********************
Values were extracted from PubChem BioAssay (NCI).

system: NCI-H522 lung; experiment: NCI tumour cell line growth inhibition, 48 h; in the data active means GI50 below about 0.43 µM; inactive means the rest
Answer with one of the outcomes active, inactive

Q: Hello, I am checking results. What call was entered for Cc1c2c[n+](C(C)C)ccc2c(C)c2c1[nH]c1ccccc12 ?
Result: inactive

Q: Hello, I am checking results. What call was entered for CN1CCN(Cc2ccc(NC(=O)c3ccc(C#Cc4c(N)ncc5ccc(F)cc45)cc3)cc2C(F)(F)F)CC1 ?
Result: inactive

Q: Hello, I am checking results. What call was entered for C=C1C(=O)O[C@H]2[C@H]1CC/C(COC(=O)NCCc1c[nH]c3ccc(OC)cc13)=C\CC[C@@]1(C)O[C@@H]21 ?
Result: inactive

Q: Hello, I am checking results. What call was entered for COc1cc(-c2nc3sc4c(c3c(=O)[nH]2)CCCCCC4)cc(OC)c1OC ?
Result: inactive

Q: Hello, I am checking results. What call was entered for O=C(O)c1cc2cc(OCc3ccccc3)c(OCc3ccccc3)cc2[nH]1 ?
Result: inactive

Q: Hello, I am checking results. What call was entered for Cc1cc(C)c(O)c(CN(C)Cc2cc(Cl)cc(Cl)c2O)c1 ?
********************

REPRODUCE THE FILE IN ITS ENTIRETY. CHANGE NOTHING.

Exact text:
Values were extracted from PubChem BioAssay (NCI).

system: NCI-H522 lung; experiment: NCI tumour cell line growth inhibition, 48 h; in the data active means GI50 below about 0.43 µM; inactive means the rest
Answer with one of the outcomes active, inactive

Q: Hello, I am checking results. What call was entered for Cc1c2c[n+](C(C)C)ccc2c(C)c2c1[nH]c1ccccc12 ?
Result: inactive

Q: Hello, I am checking results. What call was entered for CN1CCN(Cc2ccc(NC(=O)c3ccc(C#Cc4c(N)ncc5ccc(F)cc45)cc3)cc2C(F)(F)F)CC1 ?
Result: inactive

Q: Hello, I am checking results. What call was entered for C=C1C(=O)O[C@H]2[C@H]1CC/C(COC(=O)NCCc1c[nH]c3ccc(OC)cc13)=C\CC[C@@]1(C)O[C@@H]21 ?
Result: inactive

Q: Hello, I am checking results. What call was entered for COc1cc(-c2nc3sc4c(c3c(=O)[nH]2)CCCCCC4)cc(OC)c1OC ?
Result: inactive

Q: Hello, I am checking results. What call was entered for O=C(O)c1cc2cc(OCc3ccccc3)c(OCc3ccccc3)cc2[nH]1 ?
Result: inactive

Q: Hello, I am checking results. What call was entered for Cc1cc(C)c(O)c(CN(C)Cc2cc(Cl)cc(Cl)c2O)c1 ?